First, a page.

> There's nothing to indicate that anyone else in
> the movie can't accomplish what Luke does, they
> just haven't put their minds to it. Even Wedge.
> Hell, even Porkins, or Hammerhead, or R4-M9.

R4-M9 couldn't. Droids are not people and have no soul.

> Maybe Episodes 5 and 6 don't hold to that
> standard, but when Episode 1 finally came around
> and they established the "virgin birth,"

That was a bunch of crap. But, there's this scene in Episode 3 where Palpatine has a word with Anakin at the opera, and basically gives away the game on that supposed "virgin birth" thing... which almost redeems it. If we'd seen Palpatine, say, intimate this information to Count Dooku in episode 1 as part of some instruction that Anakin needs to be kept alive for a while, but then there was a lot going on in the plot of episodes 2-3 that could've been developed earlier and more frequently. I was a little hurt realizing at the end of the prequel trilogy that there was at least one whole good movie in there, spread among the three of them.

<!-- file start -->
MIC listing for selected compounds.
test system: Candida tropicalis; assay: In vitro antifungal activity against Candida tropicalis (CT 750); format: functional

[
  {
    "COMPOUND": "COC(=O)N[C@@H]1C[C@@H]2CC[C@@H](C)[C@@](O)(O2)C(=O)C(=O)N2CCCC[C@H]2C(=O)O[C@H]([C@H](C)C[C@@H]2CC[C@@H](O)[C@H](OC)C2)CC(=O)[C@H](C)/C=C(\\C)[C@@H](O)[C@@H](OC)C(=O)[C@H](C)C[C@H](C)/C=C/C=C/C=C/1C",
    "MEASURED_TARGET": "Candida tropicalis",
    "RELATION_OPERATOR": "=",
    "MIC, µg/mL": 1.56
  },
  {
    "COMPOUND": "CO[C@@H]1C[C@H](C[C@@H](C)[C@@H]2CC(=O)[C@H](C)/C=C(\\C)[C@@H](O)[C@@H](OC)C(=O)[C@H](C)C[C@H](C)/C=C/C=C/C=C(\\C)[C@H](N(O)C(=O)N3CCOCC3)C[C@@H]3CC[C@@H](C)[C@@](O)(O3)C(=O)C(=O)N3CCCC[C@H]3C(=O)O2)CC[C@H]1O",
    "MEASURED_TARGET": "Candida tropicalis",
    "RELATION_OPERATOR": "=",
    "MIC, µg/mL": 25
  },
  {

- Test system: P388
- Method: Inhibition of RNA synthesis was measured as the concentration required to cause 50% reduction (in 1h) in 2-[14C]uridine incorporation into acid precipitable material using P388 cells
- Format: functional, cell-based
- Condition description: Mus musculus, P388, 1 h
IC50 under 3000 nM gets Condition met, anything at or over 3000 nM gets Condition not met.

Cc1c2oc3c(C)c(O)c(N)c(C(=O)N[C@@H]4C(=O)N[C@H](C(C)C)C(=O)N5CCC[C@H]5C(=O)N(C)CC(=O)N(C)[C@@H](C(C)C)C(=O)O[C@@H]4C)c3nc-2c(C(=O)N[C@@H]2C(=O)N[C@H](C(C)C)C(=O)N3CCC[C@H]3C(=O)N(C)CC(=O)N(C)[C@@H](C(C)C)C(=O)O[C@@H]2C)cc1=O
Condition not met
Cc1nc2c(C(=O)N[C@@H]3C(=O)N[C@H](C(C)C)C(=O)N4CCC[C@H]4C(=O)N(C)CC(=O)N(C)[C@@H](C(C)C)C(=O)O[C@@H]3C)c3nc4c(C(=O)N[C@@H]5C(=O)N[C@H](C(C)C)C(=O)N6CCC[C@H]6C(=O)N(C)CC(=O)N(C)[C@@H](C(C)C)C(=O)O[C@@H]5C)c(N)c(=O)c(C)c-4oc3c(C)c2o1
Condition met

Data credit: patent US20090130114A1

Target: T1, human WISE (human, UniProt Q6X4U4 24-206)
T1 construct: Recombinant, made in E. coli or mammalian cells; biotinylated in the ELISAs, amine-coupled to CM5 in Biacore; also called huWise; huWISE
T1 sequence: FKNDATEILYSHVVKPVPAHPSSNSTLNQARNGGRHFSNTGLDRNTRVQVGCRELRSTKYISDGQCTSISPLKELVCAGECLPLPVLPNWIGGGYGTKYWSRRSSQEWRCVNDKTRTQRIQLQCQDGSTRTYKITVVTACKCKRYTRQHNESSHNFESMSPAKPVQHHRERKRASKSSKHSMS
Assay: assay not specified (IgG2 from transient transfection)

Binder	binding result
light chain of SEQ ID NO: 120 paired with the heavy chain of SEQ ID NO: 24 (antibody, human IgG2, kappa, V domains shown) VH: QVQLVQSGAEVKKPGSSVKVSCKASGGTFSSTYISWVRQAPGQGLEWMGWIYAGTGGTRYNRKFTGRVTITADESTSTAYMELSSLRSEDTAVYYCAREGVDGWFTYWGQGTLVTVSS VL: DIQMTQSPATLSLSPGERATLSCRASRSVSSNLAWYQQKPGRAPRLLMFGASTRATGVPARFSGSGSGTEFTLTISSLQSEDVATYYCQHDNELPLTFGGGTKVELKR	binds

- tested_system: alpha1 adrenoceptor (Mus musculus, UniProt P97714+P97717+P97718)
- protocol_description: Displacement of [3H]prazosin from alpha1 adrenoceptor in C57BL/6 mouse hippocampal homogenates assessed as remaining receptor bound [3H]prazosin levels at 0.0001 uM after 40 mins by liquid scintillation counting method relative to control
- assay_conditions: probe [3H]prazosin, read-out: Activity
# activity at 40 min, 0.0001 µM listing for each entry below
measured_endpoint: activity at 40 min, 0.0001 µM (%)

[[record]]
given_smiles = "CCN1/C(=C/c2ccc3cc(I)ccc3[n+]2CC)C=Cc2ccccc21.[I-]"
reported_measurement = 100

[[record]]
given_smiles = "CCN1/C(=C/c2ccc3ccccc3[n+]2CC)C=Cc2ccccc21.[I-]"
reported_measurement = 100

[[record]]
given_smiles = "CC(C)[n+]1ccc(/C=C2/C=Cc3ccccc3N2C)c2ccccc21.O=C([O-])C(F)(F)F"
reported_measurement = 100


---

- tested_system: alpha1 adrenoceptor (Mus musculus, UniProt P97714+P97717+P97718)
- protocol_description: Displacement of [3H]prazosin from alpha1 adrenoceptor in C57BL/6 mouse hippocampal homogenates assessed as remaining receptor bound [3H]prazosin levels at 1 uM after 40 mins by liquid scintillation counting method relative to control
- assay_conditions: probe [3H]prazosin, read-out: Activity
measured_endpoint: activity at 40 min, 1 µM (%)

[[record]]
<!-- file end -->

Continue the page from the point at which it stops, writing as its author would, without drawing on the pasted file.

-Paul Segal

"Oh, the anger is never far, never far." -SteveH
Roger Wrote:
-------------------------------------------------------

> (I love to say to people, "Kid, I've driven from
> one end of New Jersey to the other I&#8217;ve seen a lot
> of strange stuff, but I&#8217;ve never seen anything to
> make me believe there's one all-powerful force
> controlling everything...")

Entropy.
I'm a few lost for words here...
I can still remember the 1st episode of Reading Rainbow that focused on Volcanoes. The book LeVar presented was called 'Hill of Fire'. I saw that in 1984.

After all those years...I never forgotten that experience. It was etched in my heart all this time. Public TV was a weird universe of its own. In its own way it was a counterculture to mainstream networks as we knew it like ABC, CBS, NBC, CNN, TNT, HBO, etc.